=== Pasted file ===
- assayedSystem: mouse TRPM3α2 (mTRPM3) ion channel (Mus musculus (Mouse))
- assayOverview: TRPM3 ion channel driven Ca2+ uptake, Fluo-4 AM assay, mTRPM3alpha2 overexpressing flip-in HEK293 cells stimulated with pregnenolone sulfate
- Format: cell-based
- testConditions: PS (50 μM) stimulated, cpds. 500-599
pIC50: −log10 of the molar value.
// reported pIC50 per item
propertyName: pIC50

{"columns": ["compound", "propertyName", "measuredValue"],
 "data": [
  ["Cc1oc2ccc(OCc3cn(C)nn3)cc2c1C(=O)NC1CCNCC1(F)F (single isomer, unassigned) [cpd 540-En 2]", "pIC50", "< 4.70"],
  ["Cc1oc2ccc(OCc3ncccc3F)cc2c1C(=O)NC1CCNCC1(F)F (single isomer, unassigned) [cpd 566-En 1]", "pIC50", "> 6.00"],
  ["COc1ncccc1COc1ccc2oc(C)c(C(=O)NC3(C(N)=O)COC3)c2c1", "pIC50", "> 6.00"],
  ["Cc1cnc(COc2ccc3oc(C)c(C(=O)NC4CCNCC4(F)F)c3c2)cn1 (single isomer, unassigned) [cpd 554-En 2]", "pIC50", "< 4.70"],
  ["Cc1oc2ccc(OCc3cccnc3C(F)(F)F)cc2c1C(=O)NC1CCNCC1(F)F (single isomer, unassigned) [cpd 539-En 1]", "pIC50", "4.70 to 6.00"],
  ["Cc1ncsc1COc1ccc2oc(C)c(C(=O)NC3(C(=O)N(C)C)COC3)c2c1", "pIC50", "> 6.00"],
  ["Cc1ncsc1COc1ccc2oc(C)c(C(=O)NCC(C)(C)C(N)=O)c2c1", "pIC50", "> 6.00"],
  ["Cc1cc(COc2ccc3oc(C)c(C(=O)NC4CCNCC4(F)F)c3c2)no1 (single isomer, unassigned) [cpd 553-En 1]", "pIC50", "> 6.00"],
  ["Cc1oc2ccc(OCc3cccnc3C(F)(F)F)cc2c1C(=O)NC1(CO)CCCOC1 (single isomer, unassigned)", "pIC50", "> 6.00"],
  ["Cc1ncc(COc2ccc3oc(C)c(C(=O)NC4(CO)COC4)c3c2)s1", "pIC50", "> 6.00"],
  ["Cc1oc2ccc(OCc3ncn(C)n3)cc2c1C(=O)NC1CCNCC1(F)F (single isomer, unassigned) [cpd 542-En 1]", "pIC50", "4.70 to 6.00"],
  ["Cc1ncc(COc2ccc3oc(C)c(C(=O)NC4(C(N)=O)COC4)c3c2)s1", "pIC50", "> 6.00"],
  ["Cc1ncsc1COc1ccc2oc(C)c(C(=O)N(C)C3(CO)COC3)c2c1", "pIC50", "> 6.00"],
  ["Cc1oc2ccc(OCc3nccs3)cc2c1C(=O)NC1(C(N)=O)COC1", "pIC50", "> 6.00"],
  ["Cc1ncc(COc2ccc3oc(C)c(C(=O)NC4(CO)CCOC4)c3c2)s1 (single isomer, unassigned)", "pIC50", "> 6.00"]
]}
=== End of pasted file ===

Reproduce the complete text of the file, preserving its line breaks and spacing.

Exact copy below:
- assayedSystem: mouse TRPM3α2 (mTRPM3) ion channel (Mus musculus (Mouse))
- assayOverview: TRPM3 ion channel driven Ca2+ uptake, Fluo-4 AM assay, mTRPM3alpha2 overexpressing flip-in HEK293 cells stimulated with pregnenolone sulfate
- Format: cell-based
- testConditions: PS (50 μM) stimulated, cpds. 500-599
pIC50: −log10 of the molar value.
// reported pIC50 per item
propertyName: pIC50

{"columns": ["compound", "propertyName", "measuredValue"],
 "data": [
  ["Cc1oc2ccc(OCc3cn(C)nn3)cc2c1C(=O)NC1CCNCC1(F)F (single isomer, unassigned) [cpd 540-En 2]", "pIC50", "< 4.70"],
  ["Cc1oc2ccc(OCc3ncccc3F)cc2c1C(=O)NC1CCNCC1(F)F (single isomer, unassigned) [cpd 566-En 1]", "pIC50", "> 6.00"],
  ["COc1ncccc1COc1ccc2oc(C)c(C(=O)NC3(C(N)=O)COC3)c2c1", "pIC50", "> 6.00"],
  ["Cc1cnc(COc2ccc3oc(C)c(C(=O)NC4CCNCC4(F)F)c3c2)cn1 (single isomer, unassigned) [cpd 554-En 2]", "pIC50", "< 4.70"],
  ["Cc1oc2ccc(OCc3cccnc3C(F)(F)F)cc2c1C(=O)NC1CCNCC1(F)F (single isomer, unassigned) [cpd 539-En 1]", "pIC50", "4.70 to 6.00"],
  ["Cc1ncsc1COc1ccc2oc(C)c(C(=O)NC3(C(=O)N(C)C)COC3)c2c1", "pIC50", "> 6.00"],
  ["Cc1ncsc1COc1ccc2oc(C)c(C(=O)NCC(C)(C)C(N)=O)c2c1", "pIC50", "> 6.00"],
  ["Cc1cc(COc2ccc3oc(C)c(C(=O)NC4CCNCC4(F)F)c3c2)no1 (single isomer, unassigned) [cpd 553-En 1]", "pIC50", "> 6.00"],
  ["Cc1oc2ccc(OCc3cccnc3C(F)(F)F)cc2c1C(=O)NC1(CO)CCCOC1 (single isomer, unassigned)", "pIC50", "> 6.00"],
  ["Cc1ncc(COc2ccc3oc(C)c(C(=O)NC4(CO)COC4)c3c2)s1", "pIC50", "> 6.00"],
  ["Cc1oc2ccc(OCc3ncn(C)n3)cc2c1C(=O)NC1CCNCC1(F)F (single isomer, unassigned) [cpd 542-En 1]", "pIC50", "4.70 to 6.00"],
  ["Cc1ncc(COc2ccc3oc(C)c(C(=O)NC4(C(N)=O)COC4)c3c2)s1", "pIC50", "> 6.00"],
  ["Cc1ncsc1COc1ccc2oc(C)c(C(=O)N(C)C3(CO)COC3)c2c1", "pIC50", "> 6.00"],
  ["Cc1oc2ccc(OCc3nccs3)cc2c1C(=O)NC1(C(N)=O)COC1", "pIC50", "> 6.00"],
  ["Cc1ncc(COc2ccc3oc(C)c(C(=O)NC4(CO)CCOC4)c3c2)s1 (single isomer, unassigned)", "pIC50", "> 6.00"]
]}